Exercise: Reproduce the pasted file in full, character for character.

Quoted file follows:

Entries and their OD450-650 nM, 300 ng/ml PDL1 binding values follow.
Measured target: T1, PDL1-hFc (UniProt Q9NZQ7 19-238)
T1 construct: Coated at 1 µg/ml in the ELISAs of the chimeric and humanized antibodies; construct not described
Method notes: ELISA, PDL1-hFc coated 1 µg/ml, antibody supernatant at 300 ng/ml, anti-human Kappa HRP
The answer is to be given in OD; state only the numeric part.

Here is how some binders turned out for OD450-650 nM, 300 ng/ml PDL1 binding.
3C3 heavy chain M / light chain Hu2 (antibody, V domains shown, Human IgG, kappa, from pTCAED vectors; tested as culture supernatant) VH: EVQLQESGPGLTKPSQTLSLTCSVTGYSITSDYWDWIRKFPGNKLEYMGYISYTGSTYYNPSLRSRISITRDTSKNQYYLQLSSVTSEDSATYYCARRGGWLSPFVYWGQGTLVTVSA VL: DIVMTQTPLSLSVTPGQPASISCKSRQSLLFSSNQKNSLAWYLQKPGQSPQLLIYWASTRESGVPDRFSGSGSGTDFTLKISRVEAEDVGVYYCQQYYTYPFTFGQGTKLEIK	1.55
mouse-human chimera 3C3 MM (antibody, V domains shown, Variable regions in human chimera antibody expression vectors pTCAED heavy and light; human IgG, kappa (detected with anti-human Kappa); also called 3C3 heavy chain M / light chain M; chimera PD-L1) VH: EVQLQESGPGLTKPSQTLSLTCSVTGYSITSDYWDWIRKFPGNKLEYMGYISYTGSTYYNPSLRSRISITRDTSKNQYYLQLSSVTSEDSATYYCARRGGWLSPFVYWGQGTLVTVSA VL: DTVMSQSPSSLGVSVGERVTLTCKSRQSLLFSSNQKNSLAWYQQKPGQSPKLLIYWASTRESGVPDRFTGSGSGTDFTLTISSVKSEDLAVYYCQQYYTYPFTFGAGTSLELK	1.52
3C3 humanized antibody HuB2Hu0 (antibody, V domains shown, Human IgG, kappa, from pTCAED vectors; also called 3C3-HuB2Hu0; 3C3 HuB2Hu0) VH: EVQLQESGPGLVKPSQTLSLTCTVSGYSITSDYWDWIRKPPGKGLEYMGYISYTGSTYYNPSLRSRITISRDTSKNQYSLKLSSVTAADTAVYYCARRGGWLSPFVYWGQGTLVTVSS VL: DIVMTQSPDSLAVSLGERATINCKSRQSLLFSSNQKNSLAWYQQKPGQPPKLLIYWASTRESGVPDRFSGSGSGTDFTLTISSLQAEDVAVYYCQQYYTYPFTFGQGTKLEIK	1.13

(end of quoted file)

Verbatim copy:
Entries and their OD450-650 nM, 300 ng/ml PDL1 binding values follow.
Measured target: T1, PDL1-hFc (UniProt Q9NZQ7 19-238)
T1 construct: Coated at 1 µg/ml in the ELISAs of the chimeric and humanized antibodies; construct not described
Method notes: ELISA, PDL1-hFc coated 1 µg/ml, antibody supernatant at 300 ng/ml, anti-human Kappa HRP
The answer is to be given in OD; state only the numeric part.

Here is how some binders turned out for OD450-650 nM, 300 ng/ml PDL1 binding.
3C3 heavy chain M / light chain Hu2 (antibody, V domains shown, Human IgG, kappa, from pTCAED vectors; tested as culture supernatant) VH: EVQLQESGPGLTKPSQTLSLTCSVTGYSITSDYWDWIRKFPGNKLEYMGYISYTGSTYYNPSLRSRISITRDTSKNQYYLQLSSVTSEDSATYYCARRGGWLSPFVYWGQGTLVTVSA VL: DIVMTQTPLSLSVTPGQPASISCKSRQSLLFSSNQKNSLAWYLQKPGQSPQLLIYWASTRESGVPDRFSGSGSGTDFTLKISRVEAEDVGVYYCQQYYTYPFTFGQGTKLEIK	1.55
mouse-human chimera 3C3 MM (antibody, V domains shown, Variable regions in human chimera antibody expression vectors pTCAED heavy and light; human IgG, kappa (detected with anti-human Kappa); also called 3C3 heavy chain M / light chain M; chimera PD-L1) VH: EVQLQESGPGLTKPSQTLSLTCSVTGYSITSDYWDWIRKFPGNKLEYMGYISYTGSTYYNPSLRSRISITRDTSKNQYYLQLSSVTSEDSATYYCARRGGWLSPFVYWGQGTLVTVSA VL: DTVMSQSPSSLGVSVGERVTLTCKSRQSLLFSSNQKNSLAWYQQKPGQSPKLLIYWASTRESGVPDRFTGSGSGTDFTLTISSVKSEDLAVYYCQQYYTYPFTFGAGTSLELK	1.52
3C3 humanized antibody HuB2Hu0 (antibody, V domains shown, Human IgG, kappa, from pTCAED vectors; also called 3C3-HuB2Hu0; 3C3 HuB2Hu0) VH: EVQLQESGPGLVKPSQTLSLTCTVSGYSITSDYWDWIRKPPGKGLEYMGYISYTGSTYYNPSLRSRITISRDTSKNQYSLKLSSVTAADTAVYYCARRGGWLSPFVYWGQGTLVTVSS VL: DIVMTQSPDSLAVSLGERATINCKSRQSLLFSSNQKNSLAWYQQKPGQPPKLLIYWASTRESGVPDRFSGSGSGTDFTLTISSLQAEDVAVYYCQQYYTYPFTFGQGTKLEIK	1.13